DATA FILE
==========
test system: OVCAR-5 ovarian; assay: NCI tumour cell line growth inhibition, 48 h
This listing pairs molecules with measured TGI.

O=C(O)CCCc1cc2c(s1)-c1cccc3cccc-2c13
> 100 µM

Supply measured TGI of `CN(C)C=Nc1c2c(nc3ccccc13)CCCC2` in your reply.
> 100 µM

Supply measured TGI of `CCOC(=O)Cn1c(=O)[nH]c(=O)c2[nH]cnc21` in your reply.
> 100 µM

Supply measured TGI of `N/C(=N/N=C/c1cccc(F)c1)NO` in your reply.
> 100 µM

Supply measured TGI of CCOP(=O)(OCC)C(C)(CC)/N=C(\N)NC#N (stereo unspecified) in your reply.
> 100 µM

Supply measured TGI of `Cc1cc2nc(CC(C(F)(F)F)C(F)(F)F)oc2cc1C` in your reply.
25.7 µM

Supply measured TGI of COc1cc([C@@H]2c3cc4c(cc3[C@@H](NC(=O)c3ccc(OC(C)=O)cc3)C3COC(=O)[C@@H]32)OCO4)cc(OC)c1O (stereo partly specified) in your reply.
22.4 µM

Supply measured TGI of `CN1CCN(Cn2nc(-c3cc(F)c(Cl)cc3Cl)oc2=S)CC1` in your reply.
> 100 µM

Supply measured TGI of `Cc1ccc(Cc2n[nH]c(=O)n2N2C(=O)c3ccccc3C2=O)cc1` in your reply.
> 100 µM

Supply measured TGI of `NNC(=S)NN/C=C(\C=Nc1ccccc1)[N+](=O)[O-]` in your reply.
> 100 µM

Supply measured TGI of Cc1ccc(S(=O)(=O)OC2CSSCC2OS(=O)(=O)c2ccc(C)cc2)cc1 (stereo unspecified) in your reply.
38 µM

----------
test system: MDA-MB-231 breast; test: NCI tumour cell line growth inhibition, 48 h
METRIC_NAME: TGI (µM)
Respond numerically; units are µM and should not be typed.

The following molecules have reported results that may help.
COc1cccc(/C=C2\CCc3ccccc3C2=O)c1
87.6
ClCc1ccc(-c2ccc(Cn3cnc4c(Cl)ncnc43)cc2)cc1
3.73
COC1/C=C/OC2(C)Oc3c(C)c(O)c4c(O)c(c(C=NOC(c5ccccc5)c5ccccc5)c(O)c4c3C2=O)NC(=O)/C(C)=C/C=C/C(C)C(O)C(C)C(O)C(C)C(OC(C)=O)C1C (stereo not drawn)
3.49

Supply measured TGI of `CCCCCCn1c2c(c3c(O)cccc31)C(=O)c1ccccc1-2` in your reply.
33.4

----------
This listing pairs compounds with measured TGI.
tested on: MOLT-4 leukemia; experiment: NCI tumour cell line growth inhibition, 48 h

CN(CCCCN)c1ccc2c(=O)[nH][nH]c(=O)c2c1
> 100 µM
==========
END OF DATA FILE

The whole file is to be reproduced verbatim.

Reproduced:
test system: OVCAR-5 ovarian; assay: NCI tumour cell line growth inhibition, 48 h
This listing pairs molecules with measured TGI.

O=C(O)CCCc1cc2c(s1)-c1cccc3cccc-2c13
> 100 µM

Supply measured TGI of `CN(C)C=Nc1c2c(nc3ccccc13)CCCC2` in your reply.
> 100 µM

Supply measured TGI of `CCOC(=O)Cn1c(=O)[nH]c(=O)c2[nH]cnc21` in your reply.
> 100 µM

Supply measured TGI of `N/C(=N/N=C/c1cccc(F)c1)NO` in your reply.
> 100 µM

Supply measured TGI of CCOP(=O)(OCC)C(C)(CC)/N=C(\N)NC#N (stereo unspecified) in your reply.
> 100 µM

Supply measured TGI of `Cc1cc2nc(CC(C(F)(F)F)C(F)(F)F)oc2cc1C` in your reply.
25.7 µM

Supply measured TGI of COc1cc([C@@H]2c3cc4c(cc3[C@@H](NC(=O)c3ccc(OC(C)=O)cc3)C3COC(=O)[C@@H]32)OCO4)cc(OC)c1O (stereo partly specified) in your reply.
22.4 µM

Supply measured TGI of `CN1CCN(Cn2nc(-c3cc(F)c(Cl)cc3Cl)oc2=S)CC1` in your reply.
> 100 µM

Supply measured TGI of `Cc1ccc(Cc2n[nH]c(=O)n2N2C(=O)c3ccccc3C2=O)cc1` in your reply.
> 100 µM

Supply measured TGI of `NNC(=S)NN/C=C(\C=Nc1ccccc1)[N+](=O)[O-]` in your reply.
> 100 µM

Supply measured TGI of Cc1ccc(S(=O)(=O)OC2CSSCC2OS(=O)(=O)c2ccc(C)cc2)cc1 (stereo unspecified) in your reply.
38 µM

----------
test system: MDA-MB-231 breast; test: NCI tumour cell line growth inhibition, 48 h
METRIC_NAME: TGI (µM)
Respond numerically; units are µM and should not be typed.

The following molecules have reported results that may help.
COc1cccc(/C=C2\CCc3ccccc3C2=O)c1
87.6
ClCc1ccc(-c2ccc(Cn3cnc4c(Cl)ncnc43)cc2)cc1
3.73
COC1/C=C/OC2(C)Oc3c(C)c(O)c4c(O)c(c(C=NOC(c5ccccc5)c5ccccc5)c(O)c4c3C2=O)NC(=O)/C(C)=C/C=C/C(C)C(O)C(C)C(O)C(C)C(OC(C)=O)C1C (stereo not drawn)
3.49

Supply measured TGI of `CCCCCCn1c2c(c3c(O)cccc31)C(=O)c1ccccc1-2` in your reply.
33.4

----------
This listing pairs compounds with measured TGI.
tested on: MOLT-4 leukemia; experiment: NCI tumour cell line growth inhibition, 48 h

CN(CCCCN)c1ccc2c(=O)[nH][nH]c(=O)c2c1
> 100 µM